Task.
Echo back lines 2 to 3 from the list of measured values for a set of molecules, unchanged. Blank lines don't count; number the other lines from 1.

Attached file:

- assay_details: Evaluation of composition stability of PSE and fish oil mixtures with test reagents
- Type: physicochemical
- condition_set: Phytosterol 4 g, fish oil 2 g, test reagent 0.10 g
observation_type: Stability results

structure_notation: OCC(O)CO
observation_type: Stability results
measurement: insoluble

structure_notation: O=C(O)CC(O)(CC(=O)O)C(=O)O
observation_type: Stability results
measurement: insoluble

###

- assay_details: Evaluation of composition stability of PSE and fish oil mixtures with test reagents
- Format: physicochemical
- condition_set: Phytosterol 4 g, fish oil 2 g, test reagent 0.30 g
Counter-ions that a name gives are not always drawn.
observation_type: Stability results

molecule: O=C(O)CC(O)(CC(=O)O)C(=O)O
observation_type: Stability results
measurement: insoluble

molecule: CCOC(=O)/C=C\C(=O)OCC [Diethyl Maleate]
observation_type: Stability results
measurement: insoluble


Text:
- Type: physicochemical
- condition_set: Phytosterol 4 g, fish oil 2 g, test reagent 0.10 g